In fact, there's a case to be made that it ended Monday night... when Governor Jerry Brown publicly prodded legislative Republicans, and they quickly fired back.
Governor Jerry Brown's quip about his office setup for meetings with legislators and others -- a picnic-like table and bench seating that he says keeps everyone from getting too comfortable -- may be the perfect metaphor for the times.
After all, things are uncomfortable all across California.
On this week's Capital Notes Podcast, we gauge how the governor is doing on his quest for a budget deal in just a matter of weeks -- a quest that met head first with some unhappy local officials this week.
Anthony York of the Los Angeles Times and I also examine this week's public poll that suggests the voters may be willing to go along with Brown's tough plan -- more willing, perhaps, than legislators or interest groups?
The poll, just released, shows strong support for Brown's special statewide election on budget fixes, as well as reasonably strong support for his suggestion to erase California's deficit with a mix of cuts and taxes.
But this year, everyone seems to believe the deadline on Governor Jerry Brown's budget plan is real, which means that things are starting to get awfully busy on a number of fronts.
If the political pressure is getting to Jerry Brown, he doesn't show it.
On this week's Capital Notes Podcast -- recorded in an "exotic" location -- we check in on the ever strengthening political storm over the governor's budget plans and the sense that, so far, Brown seems to be taking it in stride.
The Los Angeles Times' Anthony York along with myself and Juliet Williams of the Associated Press come to you from Berkeley, where the quadrennial post-mortem on the governor's race is being held this weekend. Brown's campaign team is here -- that of the GOP nominee... not so much.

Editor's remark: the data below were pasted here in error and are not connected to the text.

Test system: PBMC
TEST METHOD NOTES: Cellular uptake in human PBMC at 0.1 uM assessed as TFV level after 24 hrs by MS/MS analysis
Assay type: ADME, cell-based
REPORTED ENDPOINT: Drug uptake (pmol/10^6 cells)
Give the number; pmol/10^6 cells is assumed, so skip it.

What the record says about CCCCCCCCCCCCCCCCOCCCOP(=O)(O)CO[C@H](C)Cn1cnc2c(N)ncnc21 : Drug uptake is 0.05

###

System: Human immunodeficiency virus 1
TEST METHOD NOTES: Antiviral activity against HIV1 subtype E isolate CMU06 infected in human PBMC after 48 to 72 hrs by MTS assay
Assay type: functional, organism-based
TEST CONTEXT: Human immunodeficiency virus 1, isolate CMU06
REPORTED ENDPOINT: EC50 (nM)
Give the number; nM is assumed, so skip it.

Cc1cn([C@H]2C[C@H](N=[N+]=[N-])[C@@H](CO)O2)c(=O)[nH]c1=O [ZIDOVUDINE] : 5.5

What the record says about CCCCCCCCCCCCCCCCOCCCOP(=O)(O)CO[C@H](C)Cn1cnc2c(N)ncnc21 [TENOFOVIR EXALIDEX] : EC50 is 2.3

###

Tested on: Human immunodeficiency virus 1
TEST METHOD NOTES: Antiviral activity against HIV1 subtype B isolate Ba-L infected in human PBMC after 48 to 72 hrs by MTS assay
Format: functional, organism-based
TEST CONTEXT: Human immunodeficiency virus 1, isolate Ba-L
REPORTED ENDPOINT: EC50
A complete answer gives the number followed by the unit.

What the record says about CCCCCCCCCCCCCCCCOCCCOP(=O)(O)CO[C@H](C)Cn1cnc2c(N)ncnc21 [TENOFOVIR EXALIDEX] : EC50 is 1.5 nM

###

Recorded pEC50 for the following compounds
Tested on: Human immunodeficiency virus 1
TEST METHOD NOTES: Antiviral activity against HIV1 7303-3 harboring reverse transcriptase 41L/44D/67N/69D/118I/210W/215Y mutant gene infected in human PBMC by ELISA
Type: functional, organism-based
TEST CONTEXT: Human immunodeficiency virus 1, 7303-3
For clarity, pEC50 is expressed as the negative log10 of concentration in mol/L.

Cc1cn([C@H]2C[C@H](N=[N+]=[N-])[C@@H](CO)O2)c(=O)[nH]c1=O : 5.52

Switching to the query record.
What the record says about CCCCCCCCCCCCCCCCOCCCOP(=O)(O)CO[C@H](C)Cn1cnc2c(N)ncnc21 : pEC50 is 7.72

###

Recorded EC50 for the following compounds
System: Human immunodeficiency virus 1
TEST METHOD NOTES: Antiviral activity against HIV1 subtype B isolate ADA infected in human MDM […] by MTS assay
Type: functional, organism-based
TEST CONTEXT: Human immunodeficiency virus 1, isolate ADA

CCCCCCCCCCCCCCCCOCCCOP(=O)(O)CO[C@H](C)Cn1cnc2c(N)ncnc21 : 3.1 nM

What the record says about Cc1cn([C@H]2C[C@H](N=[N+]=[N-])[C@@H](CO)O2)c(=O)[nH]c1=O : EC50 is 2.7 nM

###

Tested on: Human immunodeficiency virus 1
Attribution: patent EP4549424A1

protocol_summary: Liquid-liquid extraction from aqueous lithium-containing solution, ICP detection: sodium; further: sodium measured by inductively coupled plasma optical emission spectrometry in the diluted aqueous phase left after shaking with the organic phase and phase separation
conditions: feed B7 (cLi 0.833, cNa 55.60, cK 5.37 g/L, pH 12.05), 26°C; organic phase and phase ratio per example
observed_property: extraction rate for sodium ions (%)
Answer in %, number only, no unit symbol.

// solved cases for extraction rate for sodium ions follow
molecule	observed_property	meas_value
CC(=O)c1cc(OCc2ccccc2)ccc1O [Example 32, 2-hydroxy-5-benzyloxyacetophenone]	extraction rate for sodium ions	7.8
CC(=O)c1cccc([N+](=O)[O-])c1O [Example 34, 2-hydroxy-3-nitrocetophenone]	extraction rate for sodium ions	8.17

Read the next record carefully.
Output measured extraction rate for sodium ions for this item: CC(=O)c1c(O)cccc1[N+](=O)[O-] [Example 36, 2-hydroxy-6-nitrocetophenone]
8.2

And yes, we really did chat at the bar. Salut!
"Has everybody eaten already?" asked Brown. "Because you look a little hungry to me."
The governor mixed humor and honesty for about 25 minutes in an effort to -- if not win over the crowd -- get them to acknowledge that the budget choices the state faces are all bad.
Governor Jerry Brown launched this week the great mission of his first year in office, perhaps his first term... and it's going to be quite a ride.
On this week's Capital Notes Podcast, we take our first look at the governor's budget -- and perhaps more importantly, the politics of the proposal.
As Anthony York of the Los Angeles Times and I discuss, Brown seems intent on a budget debate that gives a lot of potentially unhappy groups a vested interest in seeing it succeed.
9:15 a.m. Update: A smart -- and well connected -- podcast listener writes in to say that, yes, the extension of the lower-than-it-used-to-be dependent tax credit (which is therefore a tax increase) is part of what the governor hopes to place on a June ballot.
And like any good race, what's much tougher is the hard slog from here on out... and whether you can make it across the finish line.
Governor Jerry Brown has told as many as 48,000 state employees to hand in their cell phones, a cutback he estimates could cut $20 million in budget spending.
While it's true that every little bit helps a state in as much fiscal trouble as ours, it's also true that Brown's executive order is a nice bit of symbolism about making state government more frugal -- especially helpful when he's prepping for a statewide election on $12 billion in taxes.
Brown's new state budget, an 18-month proposal of almost equal parts tough cuts and tough taxes, has sparked brush fires in just about every part of the political world. And the veteran pol seems like he wouldn't have it any other way.
"It's going to be objected to," he told reporters this morning. "But there are going to be even more people who say, 'Thank God, we're finally facing the music.'"